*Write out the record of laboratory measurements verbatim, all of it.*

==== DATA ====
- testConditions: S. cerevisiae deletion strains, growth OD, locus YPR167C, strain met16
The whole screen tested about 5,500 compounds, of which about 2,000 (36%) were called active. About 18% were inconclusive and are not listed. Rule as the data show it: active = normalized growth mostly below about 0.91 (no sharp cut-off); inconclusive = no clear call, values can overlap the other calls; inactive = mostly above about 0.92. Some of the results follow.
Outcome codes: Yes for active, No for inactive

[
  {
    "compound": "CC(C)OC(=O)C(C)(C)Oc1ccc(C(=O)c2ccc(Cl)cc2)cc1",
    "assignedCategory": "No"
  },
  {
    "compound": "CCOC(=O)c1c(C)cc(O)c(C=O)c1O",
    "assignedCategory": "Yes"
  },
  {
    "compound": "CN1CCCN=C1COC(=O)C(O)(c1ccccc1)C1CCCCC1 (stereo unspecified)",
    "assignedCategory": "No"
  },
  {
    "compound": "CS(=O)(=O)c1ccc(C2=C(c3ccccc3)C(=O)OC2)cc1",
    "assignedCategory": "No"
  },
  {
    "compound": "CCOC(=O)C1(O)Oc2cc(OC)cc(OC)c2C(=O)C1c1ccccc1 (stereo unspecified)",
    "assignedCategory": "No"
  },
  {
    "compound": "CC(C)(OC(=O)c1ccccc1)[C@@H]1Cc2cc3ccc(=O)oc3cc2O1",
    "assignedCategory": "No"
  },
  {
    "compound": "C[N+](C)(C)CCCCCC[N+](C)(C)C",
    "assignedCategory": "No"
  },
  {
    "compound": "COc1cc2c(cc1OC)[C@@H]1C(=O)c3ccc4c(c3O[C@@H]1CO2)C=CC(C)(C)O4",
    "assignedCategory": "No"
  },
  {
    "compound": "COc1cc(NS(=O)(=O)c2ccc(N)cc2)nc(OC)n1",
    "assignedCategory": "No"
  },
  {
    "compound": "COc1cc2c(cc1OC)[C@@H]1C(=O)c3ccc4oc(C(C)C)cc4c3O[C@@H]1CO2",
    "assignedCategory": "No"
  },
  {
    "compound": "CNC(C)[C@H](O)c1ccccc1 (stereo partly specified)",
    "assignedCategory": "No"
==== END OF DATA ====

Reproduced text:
- testConditions: S. cerevisiae deletion strains, growth OD, locus YPR167C, strain met16
The whole screen tested about 5,500 compounds, of which about 2,000 (36%) were called active. About 18% were inconclusive and are not listed. Rule as the data show it: active = normalized growth mostly below about 0.91 (no sharp cut-off); inconclusive = no clear call, values can overlap the other calls; inactive = mostly above about 0.92. Some of the results follow.
Outcome codes: Yes for active, No for inactive

[
  {
    "compound": "CC(C)OC(=O)C(C)(C)Oc1ccc(C(=O)c2ccc(Cl)cc2)cc1",
    "assignedCategory": "No"
  },
  {
    "compound": "CCOC(=O)c1c(C)cc(O)c(C=O)c1O",
    "assignedCategory": "Yes"
  },
  {
    "compound": "CN1CCCN=C1COC(=O)C(O)(c1ccccc1)C1CCCCC1 (stereo unspecified)",
    "assignedCategory": "No"
  },
  {
    "compound": "CS(=O)(=O)c1ccc(C2=C(c3ccccc3)C(=O)OC2)cc1",
    "assignedCategory": "No"
  },
  {
    "compound": "CCOC(=O)C1(O)Oc2cc(OC)cc(OC)c2C(=O)C1c1ccccc1 (stereo unspecified)",
    "assignedCategory": "No"
  },
  {
    "compound": "CC(C)(OC(=O)c1ccccc1)[C@@H]1Cc2cc3ccc(=O)oc3cc2O1",
    "assignedCategory": "No"
  },
  {
    "compound": "C[N+](C)(C)CCCCCC[N+](C)(C)C",
    "assignedCategory": "No"
  },
  {
    "compound": "COc1cc2c(cc1OC)[C@@H]1C(=O)c3ccc4c(c3O[C@@H]1CO2)C=CC(C)(C)O4",
    "assignedCategory": "No"
  },
  {
    "compound": "COc1cc(NS(=O)(=O)c2ccc(N)cc2)nc(OC)n1",
    "assignedCategory": "No"
  },
  {
    "compound": "COc1cc2c(cc1OC)[C@@H]1C(=O)c3ccc4oc(C(C)C)cc4c3O[C@@H]1CO2",
    "assignedCategory": "No"
  },
  {
    "compound": "CNC(C)[C@H](O)c1ccccc1 (stereo partly specified)",
    "assignedCategory": "No"